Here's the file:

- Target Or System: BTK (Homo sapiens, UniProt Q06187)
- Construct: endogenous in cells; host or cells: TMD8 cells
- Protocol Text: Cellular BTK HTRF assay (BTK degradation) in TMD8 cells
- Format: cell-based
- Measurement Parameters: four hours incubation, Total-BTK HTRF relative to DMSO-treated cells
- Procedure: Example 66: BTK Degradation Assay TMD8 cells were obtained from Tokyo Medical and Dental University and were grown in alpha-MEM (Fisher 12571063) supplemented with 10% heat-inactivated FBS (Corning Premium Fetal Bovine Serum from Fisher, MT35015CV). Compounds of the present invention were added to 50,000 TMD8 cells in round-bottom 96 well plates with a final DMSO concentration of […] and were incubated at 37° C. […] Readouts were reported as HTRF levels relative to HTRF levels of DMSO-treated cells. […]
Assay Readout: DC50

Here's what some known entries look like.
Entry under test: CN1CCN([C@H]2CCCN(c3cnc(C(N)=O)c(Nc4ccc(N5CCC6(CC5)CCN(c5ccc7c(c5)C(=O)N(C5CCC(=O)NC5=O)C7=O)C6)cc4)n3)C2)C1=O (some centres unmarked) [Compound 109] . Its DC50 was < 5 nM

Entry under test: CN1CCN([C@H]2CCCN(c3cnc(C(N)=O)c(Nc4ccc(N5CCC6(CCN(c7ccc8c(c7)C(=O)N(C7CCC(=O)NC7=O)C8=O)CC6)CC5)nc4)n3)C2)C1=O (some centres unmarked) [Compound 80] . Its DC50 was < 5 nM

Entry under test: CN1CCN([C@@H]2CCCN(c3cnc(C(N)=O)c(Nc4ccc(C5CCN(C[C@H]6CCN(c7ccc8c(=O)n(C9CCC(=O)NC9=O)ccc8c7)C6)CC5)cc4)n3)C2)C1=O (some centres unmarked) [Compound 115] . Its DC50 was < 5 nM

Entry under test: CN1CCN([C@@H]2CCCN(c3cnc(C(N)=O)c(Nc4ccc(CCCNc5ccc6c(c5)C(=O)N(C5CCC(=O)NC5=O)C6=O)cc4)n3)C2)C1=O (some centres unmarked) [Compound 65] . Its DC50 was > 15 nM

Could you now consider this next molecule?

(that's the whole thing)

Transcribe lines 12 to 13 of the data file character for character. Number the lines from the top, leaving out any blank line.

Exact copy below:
Entry under test: CN1CCN([C@@H]2CCCN(c3cnc(C(N)=O)c(Nc4ccc(CCCNc5ccc6c(c5)C(=O)N(C5CCC(=O)NC5=O)C6=O)cc4)n3)C2)C1=O (some centres unmarked) [Compound 65] . Its DC50 was > 15 nM

Could you now consider this next molecule?